By Kari Plog '11
PLU Marketing & Communications
TACOMA, WASH. (March 24, 2016)- Natalie McCarthy ’09 lost her vision when she was a child, but that hasn’t stopped her from showing up. And she’s continued to show up all the way to the world stage.
McCarthy spent the evening and afternoon of March 15 and 16 — her birthday and the day after — at Pacific Lutheran University talking to students about the importance of always showing up.
“That’s half the battle,” she said.
The athlete-at-heart has maintained a deep passion for rowing that took her from the PLU crew team all the way to the world championships.
McCarthy, a member of the varsity crew team from 2005-09 and recipient of the Frosty Westering Inspirational Award her senior year, has so many elite para-rowing honors that it’s hard to keep track of them all.
She’s a three-time gold medalist at the Crash B Indoor Rowing Championship, three-time gold medalist and course record holder at the Head of the Charles Regatta, two-time national team member, and bronze medalist in the 2013 World Rowing Championships in Chungju, South Korea, among other accomplishments.
McCarthy stood at the head of Dr. Colleen Hacker’s class this month and told students about classification requirements in the Paralympics, exhaustive nonstop training and her experience serving as a representative on the Athletes’ Advisory Council, which broadens communication between the U.S. Olympic Committee and active athletes competing in the games.
But mostly she talked about using failure as a catalyst for success.
“It’s never been an option for me to quit,” she said.
Success hasn’t come easy. McCarthy was “rejected” — as she describes it in her own words — the first year she attended selection camp for the U.S. Paralympics rowing team. That didn’t drive her away.
“I didn’t feel dejected,” she said. “I walked away feeling like it really lit a fire under me.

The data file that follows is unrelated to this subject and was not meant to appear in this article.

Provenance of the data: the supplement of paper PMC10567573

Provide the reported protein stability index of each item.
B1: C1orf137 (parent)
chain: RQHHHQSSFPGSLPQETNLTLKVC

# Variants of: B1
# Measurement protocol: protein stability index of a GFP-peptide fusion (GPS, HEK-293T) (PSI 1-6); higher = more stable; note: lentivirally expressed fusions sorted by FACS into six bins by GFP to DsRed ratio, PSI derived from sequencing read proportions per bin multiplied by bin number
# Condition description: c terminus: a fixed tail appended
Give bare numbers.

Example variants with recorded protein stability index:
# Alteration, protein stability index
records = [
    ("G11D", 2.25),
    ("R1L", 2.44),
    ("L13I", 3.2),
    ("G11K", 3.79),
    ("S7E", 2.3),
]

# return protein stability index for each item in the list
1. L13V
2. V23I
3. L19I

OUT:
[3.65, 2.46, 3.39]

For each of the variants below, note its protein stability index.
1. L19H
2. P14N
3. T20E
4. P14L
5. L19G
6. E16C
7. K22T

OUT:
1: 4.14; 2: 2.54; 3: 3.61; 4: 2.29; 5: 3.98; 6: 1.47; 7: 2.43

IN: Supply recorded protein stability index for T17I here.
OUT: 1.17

“I wasn’t going to quit.”
That fire is still burning, and McCarthy is working as hard as ever to qualify for the Summer Paralympics in Rio later this year. It took a lot of hard work to get there. She has been rejected six times from the national team. At one point, she worked a part-time job to give herself the time needed for intense training. Then a pivotal moment took McCarthy’s dedication to the next level — just 0.2 seconds separated her from the 2012 Paralympic games in London.
“I was chasing that top-notch success,” she said. “I was going to go until I didn’t love it anymore.”
So, she quit her job, left her family behind and moved to Oklahoma City to train full time with the country’s best coaches at top-caliber facilities.
“I ate, slept and breathed rowing for almost a year,” McCarthy said. During that time, she often talked on the phone with Hacker, a repeat Olympics coach herself and professor of kinesiology at PLU. The pair talked through the mental challenges facing McCarthy.
“It paid off,” she said. “Standing on the podium and getting that medal, it’s worth it.”
Hacker said McCarthy is a close friend and an elite athlete. McCarthy’s passion is very evident, Hacker told her former student in front of a class of current Lutes.
“I can see it in you,” Hacker said. “It’s your life. It keeps you going.”
McCarthy said she talks almost every day about what she learned in her sports psychology class at PLU, taught by Hacker. She said it is where she learned how to deal with both successes and failures.
“Natalie has all of my esteem and respect,” Hacker said.
Moving forward, the rower is still set on the ultimate goal: getting to the Rio Paralympics, and hopefully taking home the gold.
“I’m keeping my fingers crossed,” she said, following a deep sigh of cautious optimism. “It’s been a very long road.”